Don't Get Soaked! Waterproofing Your Masonry Facade

They say that April showers bring May flowers. For the New York area's aging brick buildings, spring sprinkles and summer storms can bring much worse. From interior leaks to the liability nightmare of a crumbling and falling facade, the effects of water infiltration can devastate a building's structural integrity. Fortunately, with a knowledgeable team of professionals assembled, the process of waterproofing, otherwise known as exterior restoration, doesn't have to devastate the budget.

Exterior restoration, which can involve months of work and a hefty price tag, is usually not something a building embarks on until it is absolutely necessary, either because residents are finding water seepage or leaks inside their apartments or because the city mandates certain exterior maintenance work be done on a regular basis. Local Law 11/98 (the brand-new update of Local Law 10/80) mandates that any building over six stories be inspected every five years by the Buildings Department and a licensed architect or engineer, and any unsafe conditions be repaired.

An Educated Consumer

One Upper West Side co-op that is currently in the throes of solving a water infiltration problem in their pre-war brick building has found the process daunting. "You have to educate yourself to be able to make intelligent decisions," says the board treasurer. "Learn the technical issues and, just like when treating a medical condition, always get a second opinion."

In the case of this 40-unit building, the symptom that something was amiss was damp plaster around the windows in certain apartments. Apparently water was getting stuck at the lintels and seeping inside instead of draining out through weep holes. After working with one engineer, which they subsequently fired, the board chose another engineer and also hired masonry consultant Michael Gurevich, president of New York City Brickwork Design Center, to help them analyze the problem.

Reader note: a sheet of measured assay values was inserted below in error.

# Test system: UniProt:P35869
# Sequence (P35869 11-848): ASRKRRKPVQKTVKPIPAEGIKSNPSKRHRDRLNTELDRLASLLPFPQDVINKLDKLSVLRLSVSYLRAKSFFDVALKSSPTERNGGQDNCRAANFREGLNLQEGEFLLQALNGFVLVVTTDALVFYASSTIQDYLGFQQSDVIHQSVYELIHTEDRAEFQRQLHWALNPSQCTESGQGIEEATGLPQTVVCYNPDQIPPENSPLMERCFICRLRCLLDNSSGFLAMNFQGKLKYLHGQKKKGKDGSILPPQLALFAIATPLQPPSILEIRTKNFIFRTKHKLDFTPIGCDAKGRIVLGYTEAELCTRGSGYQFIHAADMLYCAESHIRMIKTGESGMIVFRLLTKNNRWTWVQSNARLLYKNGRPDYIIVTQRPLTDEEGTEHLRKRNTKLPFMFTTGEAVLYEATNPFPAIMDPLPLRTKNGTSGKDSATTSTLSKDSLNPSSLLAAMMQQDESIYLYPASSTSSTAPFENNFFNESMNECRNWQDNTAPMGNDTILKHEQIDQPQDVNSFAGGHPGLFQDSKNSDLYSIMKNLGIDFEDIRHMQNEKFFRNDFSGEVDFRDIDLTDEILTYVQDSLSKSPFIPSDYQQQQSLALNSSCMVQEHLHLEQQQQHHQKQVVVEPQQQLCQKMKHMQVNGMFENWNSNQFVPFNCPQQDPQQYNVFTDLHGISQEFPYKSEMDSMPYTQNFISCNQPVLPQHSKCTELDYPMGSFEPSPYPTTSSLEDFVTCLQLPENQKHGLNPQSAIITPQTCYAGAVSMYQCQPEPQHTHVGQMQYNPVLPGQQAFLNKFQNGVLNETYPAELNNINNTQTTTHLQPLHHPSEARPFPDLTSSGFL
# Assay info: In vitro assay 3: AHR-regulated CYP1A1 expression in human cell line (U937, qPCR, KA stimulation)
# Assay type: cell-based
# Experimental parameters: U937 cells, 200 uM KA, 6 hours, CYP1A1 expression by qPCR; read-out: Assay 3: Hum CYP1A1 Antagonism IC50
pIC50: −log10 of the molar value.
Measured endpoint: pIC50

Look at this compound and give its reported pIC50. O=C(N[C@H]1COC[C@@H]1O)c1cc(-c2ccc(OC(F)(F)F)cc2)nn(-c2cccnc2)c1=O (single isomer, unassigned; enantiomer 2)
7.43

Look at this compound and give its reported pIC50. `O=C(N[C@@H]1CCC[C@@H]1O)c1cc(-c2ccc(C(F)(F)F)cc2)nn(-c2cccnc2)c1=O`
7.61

"Don't accept at face value that repointing cures water infiltration," says this board member. "Push your professionals for explanations and try to understand the scope of the job before you sign a contract." He and his fellow board members have decided that their first engineer misdiagnosed the problem, and thus prescribed the wrong treatment. "What we really need is a more comprehensive drainage system, including flashing and weep holes, to make sure that water drains out of the building's exterior instead of seeping inside," says the board director. In most cases, the source of water problems is the roof and the parapet walls, where water tends to pool. Repointing the brick on the facade is a good way to rack up bills, but is not necessarily the solution to the problem.


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